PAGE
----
Doorless Shower Designs Teach You How To Go With The Flow

You may have noticed a trend over the past few years of doorless, or walk-in, showers becoming more common. Although it’s been around for centuries in one form or another, this type of shower has increased in popularity recently because it is as functional as it is beautiful.

The doorless shower may or may not be for you, though. If you are trying to make this choice (“To door, or not to door? That is the question.”), this article will provide information aimed to help inform your decision: doorless shower definition, advantages, disadvantages, tips from professionals, and style ideas.


A doorless shower, also known as a walk-in shower, a Roman shower, or a roll-in shower, among other names, is a shower architecturally designed to not require a door or a curtain.

Can be multi-functional.

A doorless shower can actually do double-duty: walkway by day, shower by night. Obviously, anything in the home that can inherently and stylishly perform two tasks, making the function of a home expand while the actual size stays constant, is a design that begs respect.

Create an open, spacious feel.

As the shower itself becomes visible (because it is no longer closed off from view by a shower door), that square footage is visually added to the entire bathroom, often doubling the perceived bathroom size.{found on artdesignbuild}.

Lend themselves to universal design.

The aesthetic flow of the bathroom is not interrupted when a doorless shower is involved. In fact, the seamless entry and movement provided by a doorless shower is the epitome of accessibility and universal design.{found on lda-architects}.

Less war on water spots on the shower door.

Hard water spots, streaks, and weird build-up are all part of a shower door’s life cycle. A doorless shower, by its very nature, immediately eliminates those struggles. Less time spent with a squeegee in hand = more time for sleeping in. And that’s a very good thing.

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Spa-like luxury.

The modern look and feel of a doorless shower gives the entire bathroom a sense of high-end luxury. Who wouldn’t like feeling as though they’ve entered a spa every time they step into their shower?

Limited privacy.

Of course, without a door, shower privacy will be limited. It might even mean, depending on the tenant situation, that only one person can use the bathroom at a time. Those who lean toward incorporating a doorless shower into their bathroom will need to be comfortable with that.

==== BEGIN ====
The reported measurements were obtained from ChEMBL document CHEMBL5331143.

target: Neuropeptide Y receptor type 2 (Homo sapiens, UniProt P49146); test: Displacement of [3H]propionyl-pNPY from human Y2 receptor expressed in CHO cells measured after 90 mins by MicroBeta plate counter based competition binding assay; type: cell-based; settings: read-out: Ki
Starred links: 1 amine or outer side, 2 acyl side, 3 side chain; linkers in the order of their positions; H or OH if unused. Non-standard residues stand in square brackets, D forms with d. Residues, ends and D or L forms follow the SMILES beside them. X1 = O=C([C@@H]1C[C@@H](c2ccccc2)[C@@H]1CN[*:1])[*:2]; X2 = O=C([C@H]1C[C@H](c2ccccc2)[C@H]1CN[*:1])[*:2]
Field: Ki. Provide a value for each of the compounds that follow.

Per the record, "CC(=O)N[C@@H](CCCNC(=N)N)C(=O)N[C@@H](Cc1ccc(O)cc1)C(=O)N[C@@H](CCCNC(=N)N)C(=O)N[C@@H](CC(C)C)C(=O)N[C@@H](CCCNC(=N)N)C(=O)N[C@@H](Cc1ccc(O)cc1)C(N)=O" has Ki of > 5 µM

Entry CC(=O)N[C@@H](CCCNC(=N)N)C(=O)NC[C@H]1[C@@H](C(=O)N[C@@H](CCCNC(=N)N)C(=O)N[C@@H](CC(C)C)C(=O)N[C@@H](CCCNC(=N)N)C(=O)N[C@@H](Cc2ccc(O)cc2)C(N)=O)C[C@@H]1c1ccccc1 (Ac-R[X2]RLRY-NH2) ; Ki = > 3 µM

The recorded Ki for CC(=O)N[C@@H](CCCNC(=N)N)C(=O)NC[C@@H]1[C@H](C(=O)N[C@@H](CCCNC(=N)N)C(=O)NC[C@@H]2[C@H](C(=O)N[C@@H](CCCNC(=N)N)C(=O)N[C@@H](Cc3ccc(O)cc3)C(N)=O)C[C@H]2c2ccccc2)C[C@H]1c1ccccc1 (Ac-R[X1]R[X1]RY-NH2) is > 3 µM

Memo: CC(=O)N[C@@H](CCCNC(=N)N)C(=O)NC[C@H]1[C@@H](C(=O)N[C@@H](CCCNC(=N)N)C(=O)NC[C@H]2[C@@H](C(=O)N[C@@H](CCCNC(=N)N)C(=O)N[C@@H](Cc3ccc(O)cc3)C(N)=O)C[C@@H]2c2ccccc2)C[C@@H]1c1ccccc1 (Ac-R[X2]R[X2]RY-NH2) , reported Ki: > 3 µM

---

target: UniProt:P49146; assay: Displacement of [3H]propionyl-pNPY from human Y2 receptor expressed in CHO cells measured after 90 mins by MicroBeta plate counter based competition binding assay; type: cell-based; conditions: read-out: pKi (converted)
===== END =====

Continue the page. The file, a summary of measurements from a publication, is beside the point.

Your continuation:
Potential for water splashes into bathroom.

In some spaces and doorless shower designs, there is a potential for water to splash into the rest of the bathroom. Careful planning, as well as having a big enough bathroom to begin with, are required to minimize this.

Drafty and/or chilly.

Let’s be honest – any space involving water and moving air (e.g., through the doorless doorway) runs a high risk of being chilly. Combat this by installing a heat lamp or radiant heated flooring.

Damage from escaped water droplets and steam.

No matter how careful the design, water will manage to escape the doorless shower, in some form or another, and infiltrate the rest of your bathroom. Minimize the damage by choosing proactive bathroom materials throughout the entire space – stone, porcelain/glass, metal, and engineered quartz to name a few.

Opt for a corner location.

If at all possible, the corner doorless shower is much less invasive and much more space-efficient than a non-corner, simply because you can utilize the two existing walls to your advantage and aim the walkway away from other bathroom fixtures.

Choose a strategic showerhead.

Rain-mount shower heads or other shower heads that aim straight downward (as opposed to the angled shower heads of traditional showers) are less likely to soak the entire room.

Select Non-Slippery Flooring.

Although the doorless shower is essentially integrated into the bathroom, it needn’t share the same flooring. In fact, for safety purposes, it should have its own non-skid flooring if the rest of the bathroom doesn’t.

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Build a half-wall to protect against splashing.

Particularly in tighter quarters, a half-wall can go far in minimizing the splashing throughout the rest of the bathroom. It can be a good design choice because a half-wall is not nearly as visually invasive as a full wall, with its eye-level line-of-vision intact.

Slope the shower floor to the drain.

Whether your shower is doorless or not, you’ll want to be sure the shower floor slopes toward wherever the drain is located, be it in the middle of the shower or off-center toward the back wall.

Keep it simple.

For some reason, a doorless shower seems like a grand, sophisticated thing. Perhaps this is true in some designs, but it needn’t be the rule. If your style is more down-to-earth, keep the design of your doorless shower consistent with that. A cheerful red bucket adds a bit of color and fun to a contemporary shower with white walls, simple windows, and a concrete floor.{found on chadbournedoss}.

Let the rest of the bathroom design flow into the shower.

Because the boundaries of a doorless shower can be somewhat arbitrary, and because the doorless shower is pretty exposed visually, it is important to choose materials that smoothly transition from the rest of the bathroom to the doorless shower.{found on debrayates}.

Use similar but slightly different materials for the shower.

A doorless shower can be the standout feature in a contemporary bathroom, so play it up even more with some subtle yet strategic design choices. Choose a surround that works with the rest of your bathroom but is distinct. Opt for shower fixtures in matte metallic to coordinate with the earthy wood tones elsewhere. Have fun with making this a focal point!



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